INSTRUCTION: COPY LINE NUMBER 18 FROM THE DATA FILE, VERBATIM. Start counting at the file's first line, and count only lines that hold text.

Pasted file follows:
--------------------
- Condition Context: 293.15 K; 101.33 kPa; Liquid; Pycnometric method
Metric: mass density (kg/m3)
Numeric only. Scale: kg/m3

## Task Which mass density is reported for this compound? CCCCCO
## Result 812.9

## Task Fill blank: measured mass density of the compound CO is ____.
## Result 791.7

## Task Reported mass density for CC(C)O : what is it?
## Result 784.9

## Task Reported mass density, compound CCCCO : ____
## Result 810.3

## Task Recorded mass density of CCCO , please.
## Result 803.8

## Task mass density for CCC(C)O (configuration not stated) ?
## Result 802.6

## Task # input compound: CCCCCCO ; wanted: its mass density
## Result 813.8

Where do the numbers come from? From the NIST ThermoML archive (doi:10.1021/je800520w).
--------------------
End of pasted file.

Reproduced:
Where do the numbers come from? From the NIST ThermoML archive (doi:10.1021/je800520w).